While the company said the 90-day study “did not identify any adverse effects,” Michelle Lanum, a 36-year-old PhD student in psychology at Keiser University and a subject in the study, told BuzzFeed News that FasciaBlaster ignored her complaints about the side effects she experienced from using the tool while she was participating in the study.
Despite symptoms such as nausea, dizziness, and vomiting — which the company told her were unrelated to using the tool — Lanum was sold on the product and wanted to partner with FasciaBlaster on her dissertation. During the 12th week of the study, however, she took a break from blasting due to discomfort, although she reported, "I enjoyed and appreciated my experience." After speaking with other users about their symptoms, Lanum stopped blasting and eventually abandoned it as a research subject.
“I lost 18 pounds and they were excited,” she said. “But it was because I hadn’t eaten and that’s not a good way to lose weight.”
Despite skepticism from the medical community, Black defended the science behind her tool to BuzzFeed News, as well as her role as a scientist.
“To me a scientist is anyone who is willing to step out and willing to be proven wrong and conduct research,” she said, pointing to hiring Wilson to lead a 90-day study on the FasciaBlaster, which returned positive results. “Does that make me a scientist? Yes.”
BuzzFeed News spoke to 16 people who reported being injured after treating themselves. Three of them told BuzzFeed News they went to the emergency room for injuries they think may have been a result of using the tool.
BuzzFeed News reviewed 62 reports of injuries and product malfunctions related to the device that were submitted to the FDA since October 2016. The reports include bruising, digestive issues, and sudden weight gain. (Black’s attorney said 77 FDA reports were filed in the last three months, and attributes them to a campaign against FasciaBlaster.)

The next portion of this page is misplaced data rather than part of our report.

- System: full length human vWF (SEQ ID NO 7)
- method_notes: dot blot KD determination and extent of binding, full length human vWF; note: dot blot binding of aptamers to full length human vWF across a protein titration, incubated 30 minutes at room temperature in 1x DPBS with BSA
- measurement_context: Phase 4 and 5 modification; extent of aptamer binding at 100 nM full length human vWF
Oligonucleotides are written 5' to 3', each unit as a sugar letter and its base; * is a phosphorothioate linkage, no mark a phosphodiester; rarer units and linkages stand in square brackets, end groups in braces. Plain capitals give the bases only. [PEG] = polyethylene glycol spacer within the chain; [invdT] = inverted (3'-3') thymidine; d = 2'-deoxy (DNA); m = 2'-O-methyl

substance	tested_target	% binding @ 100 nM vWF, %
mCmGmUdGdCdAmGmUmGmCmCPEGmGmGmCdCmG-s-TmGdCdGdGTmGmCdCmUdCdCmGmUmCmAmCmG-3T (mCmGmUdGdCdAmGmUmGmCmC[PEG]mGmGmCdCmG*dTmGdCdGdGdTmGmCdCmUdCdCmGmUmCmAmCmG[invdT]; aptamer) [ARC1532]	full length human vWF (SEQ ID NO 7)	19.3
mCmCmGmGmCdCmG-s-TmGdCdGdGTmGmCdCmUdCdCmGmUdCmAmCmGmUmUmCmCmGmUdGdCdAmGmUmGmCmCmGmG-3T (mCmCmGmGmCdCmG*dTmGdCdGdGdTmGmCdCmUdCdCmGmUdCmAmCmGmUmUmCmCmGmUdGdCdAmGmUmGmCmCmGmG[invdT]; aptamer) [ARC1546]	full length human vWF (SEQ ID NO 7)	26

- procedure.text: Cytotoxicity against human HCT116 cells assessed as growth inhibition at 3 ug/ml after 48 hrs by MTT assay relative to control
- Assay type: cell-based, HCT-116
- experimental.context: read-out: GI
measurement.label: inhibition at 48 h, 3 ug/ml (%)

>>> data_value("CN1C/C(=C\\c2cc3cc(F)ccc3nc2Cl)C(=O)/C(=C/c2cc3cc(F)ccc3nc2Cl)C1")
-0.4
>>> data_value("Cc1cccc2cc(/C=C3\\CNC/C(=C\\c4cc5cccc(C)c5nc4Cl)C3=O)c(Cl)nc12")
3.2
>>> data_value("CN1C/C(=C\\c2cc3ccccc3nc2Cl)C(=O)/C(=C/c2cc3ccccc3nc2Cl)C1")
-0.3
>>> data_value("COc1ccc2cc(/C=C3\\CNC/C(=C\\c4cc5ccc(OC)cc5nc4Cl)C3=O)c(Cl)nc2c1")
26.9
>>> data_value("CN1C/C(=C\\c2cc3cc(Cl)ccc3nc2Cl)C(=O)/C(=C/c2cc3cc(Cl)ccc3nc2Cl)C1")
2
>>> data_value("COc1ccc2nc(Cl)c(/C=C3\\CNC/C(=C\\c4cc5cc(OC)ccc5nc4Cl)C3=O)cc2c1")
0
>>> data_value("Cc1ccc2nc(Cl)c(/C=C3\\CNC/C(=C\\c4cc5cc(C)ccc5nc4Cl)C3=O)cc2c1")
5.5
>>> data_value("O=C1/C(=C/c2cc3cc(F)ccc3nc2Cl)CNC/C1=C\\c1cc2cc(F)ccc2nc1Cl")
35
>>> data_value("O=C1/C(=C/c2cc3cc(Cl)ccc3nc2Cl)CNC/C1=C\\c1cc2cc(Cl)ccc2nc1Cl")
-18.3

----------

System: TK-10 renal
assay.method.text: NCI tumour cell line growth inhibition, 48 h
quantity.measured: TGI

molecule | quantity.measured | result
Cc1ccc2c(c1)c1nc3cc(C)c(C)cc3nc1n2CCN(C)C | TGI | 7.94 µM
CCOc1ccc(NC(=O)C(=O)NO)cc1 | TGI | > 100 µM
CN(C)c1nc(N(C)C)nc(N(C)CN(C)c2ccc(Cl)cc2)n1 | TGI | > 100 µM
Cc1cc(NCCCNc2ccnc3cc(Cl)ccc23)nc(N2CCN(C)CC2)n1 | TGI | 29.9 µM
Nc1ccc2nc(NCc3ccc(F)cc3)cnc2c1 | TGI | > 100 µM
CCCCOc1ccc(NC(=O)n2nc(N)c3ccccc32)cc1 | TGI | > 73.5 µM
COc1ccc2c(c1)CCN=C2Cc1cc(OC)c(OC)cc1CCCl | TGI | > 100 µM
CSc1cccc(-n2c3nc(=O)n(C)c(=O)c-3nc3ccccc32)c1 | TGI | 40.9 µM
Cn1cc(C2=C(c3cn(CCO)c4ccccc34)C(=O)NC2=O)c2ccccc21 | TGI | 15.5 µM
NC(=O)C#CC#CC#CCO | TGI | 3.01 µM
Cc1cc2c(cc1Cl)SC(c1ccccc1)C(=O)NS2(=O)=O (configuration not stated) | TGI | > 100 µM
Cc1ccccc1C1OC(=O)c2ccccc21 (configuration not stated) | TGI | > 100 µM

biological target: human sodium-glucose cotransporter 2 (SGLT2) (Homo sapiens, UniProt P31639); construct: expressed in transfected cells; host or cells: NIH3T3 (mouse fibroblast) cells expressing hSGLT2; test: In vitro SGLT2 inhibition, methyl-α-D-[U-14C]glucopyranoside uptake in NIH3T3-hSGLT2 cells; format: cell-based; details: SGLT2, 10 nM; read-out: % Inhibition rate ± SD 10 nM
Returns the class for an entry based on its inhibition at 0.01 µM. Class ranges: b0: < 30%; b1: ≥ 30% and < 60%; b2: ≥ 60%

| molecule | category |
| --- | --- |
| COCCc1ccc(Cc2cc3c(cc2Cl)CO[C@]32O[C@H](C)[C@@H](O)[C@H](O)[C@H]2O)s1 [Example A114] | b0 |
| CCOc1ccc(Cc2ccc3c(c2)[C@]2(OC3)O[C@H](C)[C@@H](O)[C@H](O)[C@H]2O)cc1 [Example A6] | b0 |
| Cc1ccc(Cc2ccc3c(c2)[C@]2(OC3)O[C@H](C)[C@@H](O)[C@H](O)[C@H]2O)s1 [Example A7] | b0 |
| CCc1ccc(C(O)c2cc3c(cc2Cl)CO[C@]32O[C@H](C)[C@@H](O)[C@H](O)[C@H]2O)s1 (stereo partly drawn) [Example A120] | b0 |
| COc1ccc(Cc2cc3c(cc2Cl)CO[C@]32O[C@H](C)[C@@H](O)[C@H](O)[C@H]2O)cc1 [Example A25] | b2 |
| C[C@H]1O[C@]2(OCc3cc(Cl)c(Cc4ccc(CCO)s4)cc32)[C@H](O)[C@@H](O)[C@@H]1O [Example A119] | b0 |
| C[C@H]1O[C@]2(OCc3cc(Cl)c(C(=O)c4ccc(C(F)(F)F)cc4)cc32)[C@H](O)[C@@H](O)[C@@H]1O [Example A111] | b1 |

The FDA declined to comment to BuzzFeed News about the product.
Black dismissed women who claim they’ve been injured by the FasciaBlaster as “a Facebook group of rambling idiots.” She said anyone who is experiencing injuries from the tool is not following her instructions.
“I could say that glass vase causes bruises but only if I hit myself over the head with it. If someone has excessive bruising, they are improperly using it,” she said.
Among her fans is Cindy Hemphill, a 44-year-old woman in Oklahoma, who told BuzzFeed News that she has been using the FasciaBlaster since February. She said the bruising can be painful, but her cellulite appears less distinctive.
“To me it’s just a little bruise and a little sore for a day, but it’s totally worth it,” she said.
Black believes her success in treating people like Hemphill is a testament to her “inquisitive and explorative mind.” She believes in herself as a leader on the cutting edge of fascia research, which should attract praise not complaints.
“The reason we did the research was not because we had to or needed to, but because we wanted to,” she said. “I would like to be awarded for how out of my way I have gone to produce the best possible product.”